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VR Interfaces: Boston Retinal Implant Project

Overview

Overview of Boston Retinal Implant Project
The 'virtual light' class of retinal displays, are perhaps unique in the display industry, because they don't actually display anything. The entire concept is built round bypassing the eye entirely, and dropping visual encoded information directly into the optic nerve. This of course has two fold benefits.

Firstly, it bypasses any damage or degeneration in the eye completely, eliminating partial or total loss of visual acuity from the equation - essentially, it allows sight even without eyes.

Secondly, for applications such as VR, it removes the possibility of eye-strain by repeatedly focusing at different wavelengths of light to compensate for perceived distance on a 2D screen. It does this by bypassing the use of the eyes entirely. They can still focus or unfocus, but because the correct information reaches the brain regardless, there is no straining to reach the appropriate focus level, as occurs constantly with all monitor systems.

The Boston retinal implant, is a type of interface along these same lines, that was actually inspired by the cochlear implant for the ear. In other words, the attempt to restore full function to an organ that is damaged beyond its own ability to heal.

Created by MIT, this eye implant is designed for people who have lost their vision from retinitis pigmentosa or age-related macular degeneration, two of the leading causes of blindness. The retinal prosthesis would take over the function of lost retinal cells by electrically stimulating the nerve cells that normally carry visual input from the retina to the brain.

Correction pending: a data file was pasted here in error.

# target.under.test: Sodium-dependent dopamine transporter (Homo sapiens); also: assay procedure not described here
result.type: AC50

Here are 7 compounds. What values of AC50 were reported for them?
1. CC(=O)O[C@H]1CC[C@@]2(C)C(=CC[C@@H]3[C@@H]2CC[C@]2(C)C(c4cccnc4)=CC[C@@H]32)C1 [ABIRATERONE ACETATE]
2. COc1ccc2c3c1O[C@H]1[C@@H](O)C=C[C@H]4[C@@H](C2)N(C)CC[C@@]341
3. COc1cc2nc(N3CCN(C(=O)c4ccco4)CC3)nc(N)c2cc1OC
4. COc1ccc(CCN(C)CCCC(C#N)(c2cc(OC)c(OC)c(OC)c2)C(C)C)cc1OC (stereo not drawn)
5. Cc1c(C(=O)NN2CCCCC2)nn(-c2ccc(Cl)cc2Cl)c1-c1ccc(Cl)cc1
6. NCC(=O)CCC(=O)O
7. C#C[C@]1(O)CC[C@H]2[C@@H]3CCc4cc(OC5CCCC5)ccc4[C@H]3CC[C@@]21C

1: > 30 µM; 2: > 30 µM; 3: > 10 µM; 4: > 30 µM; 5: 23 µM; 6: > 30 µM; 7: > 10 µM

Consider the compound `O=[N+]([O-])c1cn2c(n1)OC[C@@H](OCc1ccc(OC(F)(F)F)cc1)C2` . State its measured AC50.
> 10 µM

"Anything that could help them see a little better and let them identify objects and move around a room would be an enormous help," says Shawn Kelly, a researcher in MIT's Research Laboratory for Electronics and member of the Boston Retinal Implant Project.

Led by John Wyatt, MIT professor of electrical engineering, the team recently reported a new prototype that they hope to start testing in blind patients within the next three years.

As with all devices of this type at the moment, it works on something of an augmented reality meme. An AR interface with cameras embedded in what would look to be a normal pair of spectacles, would transmit images to the microchips embedded in the ocular cavity, attached to the outside of the eye. The spectacles also house a coil capable of keeping the microchip powered. A literal case of no sight without the spectacles, bringing the old cartoon jokes full circle.

One of the biggest challenges the researchers face is designing a surgical procedure and implant that won't damage the eye. In their initial prototypes, the electrodes were attached directly atop the retina from inside the eye, which carries more risk of damaging the delicate retina. In the latest version, described in the October issue of IEEE Transactions on Biomedical Engineering, the implant is attached to the outside of the eye, and the electrodes are implanted behind the retina.

That sub retinal location, which reduces the risk of tearing the retina and requires a less invasive surgical procedure, is one of the key differences between the MIT implant and retinal prostheses being developed by other research groups.

The implant is not yet at the stage of human trials. Implantation in pigs is ongoing.


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